In the mode (1) step S162, the stroke command l* is a smaller value ls*_1 than a maximum stroke length ls_max (for example, maximum movable length of the mover 6). Even if the stroke of the mover 6 becomes greater than estimated, damage to the mover 6 and the load element added to the mover 6 can be avoided.

When the amplitude |Vm*| of the voltage command value Vm* reaches a predetermined value (mode transition voltage command value Vm*1), the transition to the mode (2) step S163 is made. Time when the amplitude |Vm*| of the voltage command value Vm* reaches the mode transition voltage command value Vm*1 is set to T1. The mode transition voltage command value Vm*1 can be determined as a value equal to or higher than the voltage command value at which the resonance frequency can be detected or estimated. This is because if the amplitude or speed of the mover 6 is not large to some extent, it is difficult to estimate the resonance frequency of the mover 6. Specifically, it is possible to determine the mode transition voltage command value Vm*1 by acquiring the relationship between the frequency or amplitude of the voltage applied to the linear motor 104 and whether the resonance frequency can be detected or estimated in advance.

In the mode (2) step S163, the resonance frequency is detected or estimated, and the driving frequency is controlled so as to coincide with the resonance frequency. The stroke command value l* is kept substantially constant. A period from time T1 to time T2 is controlled in such a manner that the driving frequency ω* approaches a resonance frequency ωres=ω1 and the stroke detection value lm approaches a stroke reference value (ls*_1). Time when the stroke command value l* substantially coincides with the stroke detection value lm is set to T2.

When the time reaches time T2, the linear motor driving apparatus 101 increases the stroke command value l*, for example, changes the stroke command value l* to the maximum stroke length ls_max. Accordingly, the stroke detection value is controlled so as to approach the stroke command value (ls_max) by controlling (increasing) the amplitude |Vm*| of the voltage command value Vm*. Since it is assumed that there is no fluctuation in the load element added to the mover 6 and there is no change in the resonance frequency in a period between time T2 and time T3, the driving frequency can maintain the resonance frequency, and therefore is not changed. However, the case in which the fluctuations occur in the load elements is also considered. In such a case, it is preferable to perform the control at the following time T3.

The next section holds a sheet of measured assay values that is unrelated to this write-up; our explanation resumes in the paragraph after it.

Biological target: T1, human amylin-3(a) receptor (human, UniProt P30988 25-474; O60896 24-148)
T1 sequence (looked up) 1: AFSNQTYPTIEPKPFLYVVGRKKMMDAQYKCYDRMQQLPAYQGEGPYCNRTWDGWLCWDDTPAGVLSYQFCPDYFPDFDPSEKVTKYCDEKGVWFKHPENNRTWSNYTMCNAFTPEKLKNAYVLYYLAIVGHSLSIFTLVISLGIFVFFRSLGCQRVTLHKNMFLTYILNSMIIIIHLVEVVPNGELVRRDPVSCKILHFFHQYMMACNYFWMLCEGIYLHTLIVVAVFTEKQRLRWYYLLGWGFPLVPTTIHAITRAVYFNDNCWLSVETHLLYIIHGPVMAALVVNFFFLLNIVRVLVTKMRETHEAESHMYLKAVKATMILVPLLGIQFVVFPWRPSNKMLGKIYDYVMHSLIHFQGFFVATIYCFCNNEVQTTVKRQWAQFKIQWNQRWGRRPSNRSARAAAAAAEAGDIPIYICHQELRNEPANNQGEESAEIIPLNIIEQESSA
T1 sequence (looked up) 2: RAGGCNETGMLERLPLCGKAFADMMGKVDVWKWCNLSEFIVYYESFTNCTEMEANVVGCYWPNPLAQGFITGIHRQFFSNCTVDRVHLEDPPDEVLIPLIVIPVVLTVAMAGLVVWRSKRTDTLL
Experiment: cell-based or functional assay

At the time T3, for example, the mass connected to the resonance spring 23 is changed (lightened) by the load element added to the mover 6. When the mass connected to the resonance spring 23 becomes light, the square root of the value obtained by dividing the spring constant k of the resonance spring 23 by the mass m of the mover 6 is increased, and the resonance frequency ores is increased. As described above, when the driving frequency deviates from the resonance frequency, the stroke is decreased in the state where the same voltage amplitude is applied, as can be seen from the relationship of FIG. 6.

In the period of the mode (2) step S163, as described above, the resonance frequency is detected or estimated, and the driving frequency is controlled so as to coincide with the resonance frequency. Therefore, the driving frequency ω* is controlled so as to approach the resonance frequency ores (>ω1) (increase the driving frequency). At this time, preferably, the amplitude |Vm*| of the voltage command value Vm* is increased in such a manner that the stroke detection value lm approaches the stroke command value ls_max.

On the other hand, when the load element becomes heavy, the driving frequency ω* is decreased. It should be noted that the load element may be simply a mass or may be one which is connected to the linear motor 104 to receive work. It can be determined whether the driving frequency coincides with or deviates from the resonance frequency by various known methods such as a method of observing a current value. Since the spring constant of the linear motor 104 does not fluctuate, it can be detected that the mass fluctuates depending on the fluctuation of the resonance frequency.

<Details of Control Unit 102>